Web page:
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Collections — Man / Prêt-à-Porter

Fall / Winter — 1985

Press Release

“I haven’t any explanations ready; I haven’t been subject to any particular influence… Taking away, trimming, eliminating I have achieved a line which is more and more cleancut, more and more severe, a conception of dressing which is a choice of being rather than appearing to others. I have teamed, with spontaneity, certain trousers to certain shirts and certain jackets, as if one were very calmly choosing from a well-stocked wardrobe. And I have respected tradition in a very decided manner: if there are any questions, they would be clear and precise. lf one takes liberties, they should not be attenuated by compromises. Without insisting on new transformations because of the need to create fashion. These are useless after the experiences of the means of expression and movement of the previous seasons. Thus one may find set elements again, repeated frankly year after year, but interpreted with taste of the moment: fabrics which are more consistent, a real feeling of materialness…”

Note: the super soft flannels, alive, but always with body. The lodens, treated to eliminate their roughness: for jackets, jeans, overcoats. A coarse gauzed melton, very elastic: for nikis, zipped sweaters, highly protective linings. The seams at the borders, whieh avoid double stitching in order not to flatten and crush: also in the trouser pockets.

“It seems to me that there is a different awareness, nowadays: one accepts only that which is part of already well-defined characters, which are not born by chance or through feigned inspiration, but which rely on a previous story. Because of this the most significant suit, the style which I feel is most mine, goes back to deeply-rooted habits: a grey flannel suit, the collar turned up, paradoxically the shirt and the tie invisible…”

Note: the workmanship with a floating thread, typical of fabrics of the end of the nineteenth century. The effects of stripes, clean-cut or broken up, brillant and very fine. The real suede, mottled, pulled, weakened, in neutral shades. The linings: quilted, or tartan, or in fur, with little collars of wolf or marmot. The sheepskin overcoats in opaque, faded tones.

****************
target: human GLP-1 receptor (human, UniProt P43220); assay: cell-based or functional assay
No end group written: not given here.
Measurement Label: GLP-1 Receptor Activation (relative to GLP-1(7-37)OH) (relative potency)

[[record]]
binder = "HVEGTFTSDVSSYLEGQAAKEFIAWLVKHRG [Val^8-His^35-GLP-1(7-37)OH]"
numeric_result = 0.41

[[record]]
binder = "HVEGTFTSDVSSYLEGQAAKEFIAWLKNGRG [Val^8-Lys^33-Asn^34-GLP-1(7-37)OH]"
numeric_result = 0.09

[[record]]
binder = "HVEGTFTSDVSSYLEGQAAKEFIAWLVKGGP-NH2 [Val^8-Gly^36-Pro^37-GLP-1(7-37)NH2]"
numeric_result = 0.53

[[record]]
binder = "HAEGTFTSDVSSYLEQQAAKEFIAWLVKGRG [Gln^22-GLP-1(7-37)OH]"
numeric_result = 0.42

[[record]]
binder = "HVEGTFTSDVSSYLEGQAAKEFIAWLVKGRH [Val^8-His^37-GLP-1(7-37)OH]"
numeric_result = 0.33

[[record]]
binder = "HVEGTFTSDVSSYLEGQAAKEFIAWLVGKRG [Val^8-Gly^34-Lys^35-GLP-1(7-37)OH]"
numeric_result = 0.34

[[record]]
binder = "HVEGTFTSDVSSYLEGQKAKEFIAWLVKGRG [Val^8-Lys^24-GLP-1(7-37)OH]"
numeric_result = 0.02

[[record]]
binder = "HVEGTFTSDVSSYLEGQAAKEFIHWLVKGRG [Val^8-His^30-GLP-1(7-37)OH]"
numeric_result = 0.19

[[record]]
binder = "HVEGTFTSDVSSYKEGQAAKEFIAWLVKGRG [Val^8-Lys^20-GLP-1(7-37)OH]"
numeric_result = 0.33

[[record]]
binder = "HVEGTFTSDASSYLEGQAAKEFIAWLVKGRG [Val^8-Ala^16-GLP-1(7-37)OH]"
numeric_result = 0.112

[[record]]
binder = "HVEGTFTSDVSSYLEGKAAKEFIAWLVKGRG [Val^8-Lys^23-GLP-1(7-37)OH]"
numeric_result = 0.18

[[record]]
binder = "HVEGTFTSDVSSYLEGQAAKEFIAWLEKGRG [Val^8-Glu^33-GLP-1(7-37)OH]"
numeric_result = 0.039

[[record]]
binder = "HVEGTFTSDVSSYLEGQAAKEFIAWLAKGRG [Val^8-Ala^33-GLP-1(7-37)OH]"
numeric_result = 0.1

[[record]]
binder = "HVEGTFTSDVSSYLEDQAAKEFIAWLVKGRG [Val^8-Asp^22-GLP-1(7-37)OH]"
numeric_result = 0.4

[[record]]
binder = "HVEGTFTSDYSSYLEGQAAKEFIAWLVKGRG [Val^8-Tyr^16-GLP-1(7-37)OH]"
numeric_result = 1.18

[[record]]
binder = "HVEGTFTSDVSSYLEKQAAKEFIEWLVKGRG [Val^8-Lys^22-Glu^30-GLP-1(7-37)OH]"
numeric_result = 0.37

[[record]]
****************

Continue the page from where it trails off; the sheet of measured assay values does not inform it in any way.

“l have followed, deliberately, obstinately, the ways of normality, but without fear. lf one should wish for the impact of a colour, here it is, there is alsothe colour…”

Note: the range of greys which dilute into unusual pale blues, English hues, darker and more decisive specks. The range of dark greens, with brilliant touches. The ideas for the evening: a ruby jacket with black velvet trousers; a cashmere cardigan and a completely embroidered shirt; a jacket with a tiny pattern over a silk oxford shirt; a loose jacket over a twill shirt, damped by hand to make it limp, and flannel trousers.

“There aren’t preestablished trends: away with the sports jackets, only overcoats. No suits only separates. Everything that is useful, which is comfortable is gathered together in this collection…”

Note: the loose blousons, full or waisted. The ample car-coats, in the right length: a hundred centimetres. The jackets are purposely comfy on the chest, with sophisticated details: patch pockets in front for change, telephone tokens, a ticket: gussets to move more freely. The trousers are well-balanced, with double pockets. For sport, very flat trousers, high at the waist. The knitwear with cables placed, double, in mélange mixtures. Polo type shirts, double tricot cardigan on top of a jacket instead of an oversize jacket. Simple shirts in flannel, cashmere, silk, cotton zephyr. Purposely bare and simple.

“Steps” from the conversation with Gianfranco Ferré on 8.1.’85